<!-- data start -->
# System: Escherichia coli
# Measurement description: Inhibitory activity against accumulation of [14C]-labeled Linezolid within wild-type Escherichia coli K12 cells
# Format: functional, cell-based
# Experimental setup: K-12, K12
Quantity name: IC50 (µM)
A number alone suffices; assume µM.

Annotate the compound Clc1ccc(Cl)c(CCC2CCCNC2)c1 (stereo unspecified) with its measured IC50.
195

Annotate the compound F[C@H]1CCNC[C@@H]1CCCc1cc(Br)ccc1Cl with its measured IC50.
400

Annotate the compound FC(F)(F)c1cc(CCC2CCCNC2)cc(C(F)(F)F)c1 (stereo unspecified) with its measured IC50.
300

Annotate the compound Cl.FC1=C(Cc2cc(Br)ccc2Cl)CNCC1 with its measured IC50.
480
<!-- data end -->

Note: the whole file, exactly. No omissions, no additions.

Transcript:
# System: Escherichia coli
# Measurement description: Inhibitory activity against accumulation of [14C]-labeled Linezolid within wild-type Escherichia coli K12 cells
# Format: functional, cell-based
# Experimental setup: K-12, K12
Quantity name: IC50 (µM)
A number alone suffices; assume µM.

Annotate the compound Clc1ccc(Cl)c(CCC2CCCNC2)c1 (stereo unspecified) with its measured IC50.
195

Annotate the compound F[C@H]1CCNC[C@@H]1CCCc1cc(Br)ccc1Cl with its measured IC50.
400

Annotate the compound FC(F)(F)c1cc(CCC2CCCNC2)cc(C(F)(F)F)c1 (stereo unspecified) with its measured IC50.
300

Annotate the compound Cl.FC1=C(Cc2cc(Br)ccc2Cl)CNCC1 with its measured IC50.
480